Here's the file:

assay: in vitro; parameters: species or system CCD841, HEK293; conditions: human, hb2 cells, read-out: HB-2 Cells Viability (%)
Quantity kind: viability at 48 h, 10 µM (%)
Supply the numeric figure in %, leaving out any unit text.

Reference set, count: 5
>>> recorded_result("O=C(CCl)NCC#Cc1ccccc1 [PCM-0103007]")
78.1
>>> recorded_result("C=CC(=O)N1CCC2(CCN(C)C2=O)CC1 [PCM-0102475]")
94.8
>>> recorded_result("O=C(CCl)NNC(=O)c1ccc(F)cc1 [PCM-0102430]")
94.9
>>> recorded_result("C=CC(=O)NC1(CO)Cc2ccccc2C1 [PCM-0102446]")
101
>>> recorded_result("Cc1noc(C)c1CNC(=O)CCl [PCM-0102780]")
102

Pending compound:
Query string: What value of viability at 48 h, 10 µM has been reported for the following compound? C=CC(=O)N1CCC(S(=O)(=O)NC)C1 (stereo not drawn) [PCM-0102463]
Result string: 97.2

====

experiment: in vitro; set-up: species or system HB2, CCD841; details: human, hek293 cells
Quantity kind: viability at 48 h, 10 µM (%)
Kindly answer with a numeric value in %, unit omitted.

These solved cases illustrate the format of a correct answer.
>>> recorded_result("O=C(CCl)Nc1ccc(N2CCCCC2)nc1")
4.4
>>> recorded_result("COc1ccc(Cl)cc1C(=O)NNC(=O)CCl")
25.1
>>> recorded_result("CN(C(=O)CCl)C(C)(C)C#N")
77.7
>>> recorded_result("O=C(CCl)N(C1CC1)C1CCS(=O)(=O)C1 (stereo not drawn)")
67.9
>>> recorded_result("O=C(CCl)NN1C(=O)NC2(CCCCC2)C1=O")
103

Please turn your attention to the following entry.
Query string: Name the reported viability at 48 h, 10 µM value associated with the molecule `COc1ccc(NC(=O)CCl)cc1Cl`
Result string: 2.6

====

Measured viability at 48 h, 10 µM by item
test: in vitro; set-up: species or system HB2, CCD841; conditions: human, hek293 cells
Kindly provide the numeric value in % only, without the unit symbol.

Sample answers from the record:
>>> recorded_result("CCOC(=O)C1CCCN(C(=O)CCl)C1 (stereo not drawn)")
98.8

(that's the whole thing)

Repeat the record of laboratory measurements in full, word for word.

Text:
assay: in vitro; parameters: species or system CCD841, HEK293; conditions: human, hb2 cells, read-out: HB-2 Cells Viability (%)
Quantity kind: viability at 48 h, 10 µM (%)
Supply the numeric figure in %, leaving out any unit text.

Reference set, count: 5
>>> recorded_result("O=C(CCl)NCC#Cc1ccccc1 [PCM-0103007]")
78.1
>>> recorded_result("C=CC(=O)N1CCC2(CCN(C)C2=O)CC1 [PCM-0102475]")
94.8
>>> recorded_result("O=C(CCl)NNC(=O)c1ccc(F)cc1 [PCM-0102430]")
94.9
>>> recorded_result("C=CC(=O)NC1(CO)Cc2ccccc2C1 [PCM-0102446]")
101
>>> recorded_result("Cc1noc(C)c1CNC(=O)CCl [PCM-0102780]")
102

Pending compound:
Query string: What value of viability at 48 h, 10 µM has been reported for the following compound? C=CC(=O)N1CCC(S(=O)(=O)NC)C1 (stereo not drawn) [PCM-0102463]
Result string: 97.2

====

experiment: in vitro; set-up: species or system HB2, CCD841; details: human, hek293 cells
Quantity kind: viability at 48 h, 10 µM (%)
Kindly answer with a numeric value in %, unit omitted.

These solved cases illustrate the format of a correct answer.
>>> recorded_result("O=C(CCl)Nc1ccc(N2CCCCC2)nc1")
4.4
>>> recorded_result("COc1ccc(Cl)cc1C(=O)NNC(=O)CCl")
25.1
>>> recorded_result("CN(C(=O)CCl)C(C)(C)C#N")
77.7
>>> recorded_result("O=C(CCl)N(C1CC1)C1CCS(=O)(=O)C1 (stereo not drawn)")
67.9
>>> recorded_result("O=C(CCl)NN1C(=O)NC2(CCCCC2)C1=O")
103

Please turn your attention to the following entry.
Query string: Name the reported viability at 48 h, 10 µM value associated with the molecule `COc1ccc(NC(=O)CCl)cc1Cl`
Result string: 2.6

====

Measured viability at 48 h, 10 µM by item
test: in vitro; set-up: species or system HB2, CCD841; conditions: human, hek293 cells
Kindly provide the numeric value in % only, without the unit symbol.

Sample answers from the record:
>>> recorded_result("CCOC(=O)C1CCCN(C(=O)CCl)C1 (stereo not drawn)")
98.8